Business

  • Written by Nicole Robertson


The dream of becoming an entrepreneur is well and truly alive, with roughly half a million Australians being involved in start-up businesses at any given point in time.[1] The survival rate of new businesses however tells a different story, as roughly 95% of them tend to fail.[2]

Dale Beaumont the founder of BusinessBlueprint.com

Dale Beaumont the founder of BusinessBlueprint.com


With this rate in mind, Dale Beaumont, Founder of Business Blueprint, has set out to provide other entrepreneurs and small business owners with the knowledge and support that would put them on the path to success. Business Blueprint is one of Australia’s most successful business education companies, and has just launched the world’s first 24 hour small business channel offering free education to business owners across the globe. As the creator of a multi-million empire, built from scratch in only 3 years, below are Dale’s tips to help you determine the viability of your own business idea:

1.    Has anyone ever asked for this?

Regardless of how good your business concept may be, the reality for small businesses comes down to whether or not there are actually people out there who want your product and are willing to pay for it, time and time again. You might love your product and believe in it whole heartedly, but is there a market out there for it?

2.    Is anyone else already making money from this?

Competition. Nobody likes the word, but when it comes to business ideas it’s extremely important. Many believe it isn’t worth entering into a market that is filled with established competitors who have the upper hand, when in fact this is the perfect way to analyse what your competitors are doing well, and use improve on these approaches to become a leader within the marketplace.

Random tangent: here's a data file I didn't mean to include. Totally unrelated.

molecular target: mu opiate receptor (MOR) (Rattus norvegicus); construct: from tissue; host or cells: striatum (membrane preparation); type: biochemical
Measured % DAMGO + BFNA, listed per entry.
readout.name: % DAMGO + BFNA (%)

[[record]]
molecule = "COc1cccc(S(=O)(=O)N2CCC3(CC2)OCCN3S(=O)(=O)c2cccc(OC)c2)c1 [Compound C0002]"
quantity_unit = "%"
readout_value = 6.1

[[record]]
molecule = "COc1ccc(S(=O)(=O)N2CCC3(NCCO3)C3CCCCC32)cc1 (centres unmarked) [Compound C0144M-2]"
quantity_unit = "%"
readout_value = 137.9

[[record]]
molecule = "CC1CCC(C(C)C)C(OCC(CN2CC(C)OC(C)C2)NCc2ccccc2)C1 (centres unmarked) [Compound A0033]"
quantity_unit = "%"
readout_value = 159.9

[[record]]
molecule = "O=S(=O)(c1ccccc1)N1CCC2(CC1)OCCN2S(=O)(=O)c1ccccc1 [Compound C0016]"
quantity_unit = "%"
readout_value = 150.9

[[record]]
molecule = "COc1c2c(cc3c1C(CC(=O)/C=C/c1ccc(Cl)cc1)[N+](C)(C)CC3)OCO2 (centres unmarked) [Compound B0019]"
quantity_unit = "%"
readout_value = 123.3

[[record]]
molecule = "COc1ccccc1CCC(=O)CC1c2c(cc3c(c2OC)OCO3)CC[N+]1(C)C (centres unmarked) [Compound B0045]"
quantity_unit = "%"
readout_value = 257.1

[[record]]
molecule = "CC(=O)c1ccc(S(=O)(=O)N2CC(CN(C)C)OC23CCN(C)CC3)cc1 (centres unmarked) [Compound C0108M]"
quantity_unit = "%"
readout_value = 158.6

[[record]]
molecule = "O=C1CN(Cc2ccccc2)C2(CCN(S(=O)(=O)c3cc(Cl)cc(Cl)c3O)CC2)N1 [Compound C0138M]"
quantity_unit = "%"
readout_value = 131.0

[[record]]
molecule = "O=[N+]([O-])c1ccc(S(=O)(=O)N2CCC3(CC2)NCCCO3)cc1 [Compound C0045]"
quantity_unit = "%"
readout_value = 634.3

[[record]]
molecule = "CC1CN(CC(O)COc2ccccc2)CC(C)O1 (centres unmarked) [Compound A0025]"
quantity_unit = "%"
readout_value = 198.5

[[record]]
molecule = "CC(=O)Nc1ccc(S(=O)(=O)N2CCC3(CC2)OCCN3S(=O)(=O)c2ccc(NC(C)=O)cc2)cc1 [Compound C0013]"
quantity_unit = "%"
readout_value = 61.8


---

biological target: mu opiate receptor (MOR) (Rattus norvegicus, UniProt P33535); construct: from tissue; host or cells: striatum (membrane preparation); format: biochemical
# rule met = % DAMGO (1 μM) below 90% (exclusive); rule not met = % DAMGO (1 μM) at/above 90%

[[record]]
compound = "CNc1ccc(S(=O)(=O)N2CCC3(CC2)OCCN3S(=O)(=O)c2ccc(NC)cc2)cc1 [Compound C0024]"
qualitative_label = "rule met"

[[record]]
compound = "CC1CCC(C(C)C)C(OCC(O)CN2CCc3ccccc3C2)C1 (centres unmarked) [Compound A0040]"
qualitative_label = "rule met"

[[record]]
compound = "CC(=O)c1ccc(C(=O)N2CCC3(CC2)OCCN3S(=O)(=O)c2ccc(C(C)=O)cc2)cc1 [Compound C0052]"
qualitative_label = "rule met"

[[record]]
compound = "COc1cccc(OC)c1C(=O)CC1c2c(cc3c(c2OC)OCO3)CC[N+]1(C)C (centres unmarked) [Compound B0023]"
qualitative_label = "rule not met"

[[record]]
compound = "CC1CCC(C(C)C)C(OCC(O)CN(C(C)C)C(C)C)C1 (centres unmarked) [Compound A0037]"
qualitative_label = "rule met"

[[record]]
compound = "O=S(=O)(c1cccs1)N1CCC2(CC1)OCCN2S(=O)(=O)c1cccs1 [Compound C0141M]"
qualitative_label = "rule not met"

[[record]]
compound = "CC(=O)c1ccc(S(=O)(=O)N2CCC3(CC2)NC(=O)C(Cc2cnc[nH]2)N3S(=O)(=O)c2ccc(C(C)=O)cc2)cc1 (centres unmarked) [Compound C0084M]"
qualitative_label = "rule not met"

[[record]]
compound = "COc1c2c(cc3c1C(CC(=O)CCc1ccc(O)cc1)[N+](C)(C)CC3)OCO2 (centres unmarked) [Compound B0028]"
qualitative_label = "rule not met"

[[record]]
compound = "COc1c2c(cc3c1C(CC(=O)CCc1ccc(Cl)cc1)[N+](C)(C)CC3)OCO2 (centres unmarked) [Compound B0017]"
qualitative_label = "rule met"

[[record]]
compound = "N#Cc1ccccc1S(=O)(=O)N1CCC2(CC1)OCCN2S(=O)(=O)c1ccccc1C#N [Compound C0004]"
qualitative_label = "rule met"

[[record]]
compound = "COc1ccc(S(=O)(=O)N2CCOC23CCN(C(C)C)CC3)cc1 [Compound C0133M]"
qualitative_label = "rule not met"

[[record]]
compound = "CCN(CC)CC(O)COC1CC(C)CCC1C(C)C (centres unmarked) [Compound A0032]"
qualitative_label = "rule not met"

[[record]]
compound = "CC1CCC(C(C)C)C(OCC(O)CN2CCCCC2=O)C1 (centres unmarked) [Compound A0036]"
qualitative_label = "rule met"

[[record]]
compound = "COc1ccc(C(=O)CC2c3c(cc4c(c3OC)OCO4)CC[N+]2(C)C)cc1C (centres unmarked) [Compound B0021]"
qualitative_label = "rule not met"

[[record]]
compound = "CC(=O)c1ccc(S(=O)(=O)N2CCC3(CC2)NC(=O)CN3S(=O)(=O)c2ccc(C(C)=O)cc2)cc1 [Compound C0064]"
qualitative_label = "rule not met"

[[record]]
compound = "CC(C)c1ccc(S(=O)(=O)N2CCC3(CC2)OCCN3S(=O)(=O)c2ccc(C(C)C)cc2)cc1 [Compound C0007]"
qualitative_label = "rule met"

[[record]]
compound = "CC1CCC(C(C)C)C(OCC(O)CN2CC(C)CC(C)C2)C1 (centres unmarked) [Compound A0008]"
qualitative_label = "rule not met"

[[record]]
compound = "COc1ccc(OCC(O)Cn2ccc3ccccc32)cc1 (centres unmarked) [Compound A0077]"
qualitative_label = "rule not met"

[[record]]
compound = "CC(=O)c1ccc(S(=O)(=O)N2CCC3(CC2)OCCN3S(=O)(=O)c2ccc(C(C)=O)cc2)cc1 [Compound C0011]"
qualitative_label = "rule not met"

3.    Can you sell it without business cards or a website?

Despite the world of opportunities that are provided by the Internet and are at the fingertips of small business owners, research suggests that only 43% of Australian small businesses have a website. If only 7.5% of all business revenue and 28% of businesses capture sales online, is it worth establishing an online channel for your business?[3]

4.    Do you know exactly who your end customer will be?

Having a thorough knowledge of who your end customers are and what their needs and wants involve is imperative for the success of a small business. You need to have walked miles in the shoes of your customers, not just a few steps. The key to your success is in the hands of your customers (or buried in their wallets), so take the time to really get to know who they are and what they need.

5. Do you think you will stick at it for at least 5 years?

Starting up a new business is a big commitment, one that you must be willing to stick with for at least 5 years. The biggest risk isn’t in the first year of business operation, but in the years that you have to learn, grow and are forced to make more objective decisions. Most often, businesses don’t reach a profitable position for at least a couple of years. As they say, good things come to those who wait (and work hard!).  If you are able to stick with the business for more than four years, your chances of success are likely to increase.[4]

About Business Blueprint

Business Blueprint’s mission is to continue to be Australia's #1 Business Education Program, by consistently offering their members ongoing value, and ensuring they have access to Australia's largest library of systems, templates, and step-by-step training videos. The result is Business Blueprint members are able to make changes and implement change faster, and get everything they need to succeed all in one place.

[1] Australian Small Business – Key Statistics and Analysis, 2013

[2] http://www.smh.com.au/business/the-grim-reality-of-startups-95-per-cent-fail-20150320-1m3wtb.html

[3] http://www.startupsmart.com.au/planning/business-planning/research-reveals-trends-survival-rate-and-the-future-for-australian-small-businesses/201306049894.html

[4] http://www.smh.com.au/small-business/managing/why-do-businesses-fail-20140904-3evv4.html

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